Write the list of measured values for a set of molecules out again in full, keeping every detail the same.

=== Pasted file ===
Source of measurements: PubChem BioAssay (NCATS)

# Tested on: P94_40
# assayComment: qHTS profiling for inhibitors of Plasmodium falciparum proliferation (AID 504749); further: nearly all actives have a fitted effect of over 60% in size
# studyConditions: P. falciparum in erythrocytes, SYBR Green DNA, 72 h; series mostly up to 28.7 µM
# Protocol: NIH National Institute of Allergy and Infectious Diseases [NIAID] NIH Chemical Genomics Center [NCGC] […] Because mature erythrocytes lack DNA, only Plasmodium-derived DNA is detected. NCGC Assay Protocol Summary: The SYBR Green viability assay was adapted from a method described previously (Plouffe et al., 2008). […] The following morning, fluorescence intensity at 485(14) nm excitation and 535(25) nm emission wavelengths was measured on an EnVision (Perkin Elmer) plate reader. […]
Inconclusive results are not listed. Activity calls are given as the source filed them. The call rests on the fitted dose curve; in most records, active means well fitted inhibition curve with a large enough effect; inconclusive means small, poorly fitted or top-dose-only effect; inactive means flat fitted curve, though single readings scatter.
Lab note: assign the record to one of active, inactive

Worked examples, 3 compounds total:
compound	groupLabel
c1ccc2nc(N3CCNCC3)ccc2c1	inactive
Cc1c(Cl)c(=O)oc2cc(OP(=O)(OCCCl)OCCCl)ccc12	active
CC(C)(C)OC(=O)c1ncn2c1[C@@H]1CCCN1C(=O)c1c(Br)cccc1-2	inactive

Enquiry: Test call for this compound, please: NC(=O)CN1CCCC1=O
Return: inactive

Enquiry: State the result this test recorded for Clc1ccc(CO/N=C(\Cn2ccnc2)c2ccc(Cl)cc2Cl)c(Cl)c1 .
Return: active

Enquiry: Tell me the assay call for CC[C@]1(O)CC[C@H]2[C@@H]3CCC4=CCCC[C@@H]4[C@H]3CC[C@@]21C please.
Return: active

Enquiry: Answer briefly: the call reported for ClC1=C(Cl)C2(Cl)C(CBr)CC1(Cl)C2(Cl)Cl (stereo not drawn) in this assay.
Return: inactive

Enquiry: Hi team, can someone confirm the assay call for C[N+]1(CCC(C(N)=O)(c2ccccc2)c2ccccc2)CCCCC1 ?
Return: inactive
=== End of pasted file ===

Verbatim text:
Source of measurements: PubChem BioAssay (NCATS)

# Tested on: P94_40
# assayComment: qHTS profiling for inhibitors of Plasmodium falciparum proliferation (AID 504749); further: nearly all actives have a fitted effect of over 60% in size
# studyConditions: P. falciparum in erythrocytes, SYBR Green DNA, 72 h; series mostly up to 28.7 µM
# Protocol: NIH National Institute of Allergy and Infectious Diseases [NIAID] NIH Chemical Genomics Center [NCGC] […] Because mature erythrocytes lack DNA, only Plasmodium-derived DNA is detected. NCGC Assay Protocol Summary: The SYBR Green viability assay was adapted from a method described previously (Plouffe et al., 2008). […] The following morning, fluorescence intensity at 485(14) nm excitation and 535(25) nm emission wavelengths was measured on an EnVision (Perkin Elmer) plate reader. […]
Inconclusive results are not listed. Activity calls are given as the source filed them. The call rests on the fitted dose curve; in most records, active means well fitted inhibition curve with a large enough effect; inconclusive means small, poorly fitted or top-dose-only effect; inactive means flat fitted curve, though single readings scatter.
Lab note: assign the record to one of active, inactive

Worked examples, 3 compounds total:
compound	groupLabel
c1ccc2nc(N3CCNCC3)ccc2c1	inactive
Cc1c(Cl)c(=O)oc2cc(OP(=O)(OCCCl)OCCCl)ccc12	active
CC(C)(C)OC(=O)c1ncn2c1[C@@H]1CCCN1C(=O)c1c(Br)cccc1-2	inactive

Enquiry: Test call for this compound, please: NC(=O)CN1CCCC1=O
Return: inactive

Enquiry: State the result this test recorded for Clc1ccc(CO/N=C(\Cn2ccnc2)c2ccc(Cl)cc2Cl)c(Cl)c1 .
Return: active

Enquiry: Tell me the assay call for CC[C@]1(O)CC[C@H]2[C@@H]3CCC4=CCCC[C@@H]4[C@H]3CC[C@@]21C please.
Return: active

Enquiry: Answer briefly: the call reported for ClC1=C(Cl)C2(Cl)C(CBr)CC1(Cl)C2(Cl)Cl (stereo not drawn) in this assay.
Return: inactive

Enquiry: Hi team, can someone confirm the assay call for C[N+]1(CCC(C(N)=O)(c2ccccc2)c2ccccc2)CCCCC1 ?
Return: inactive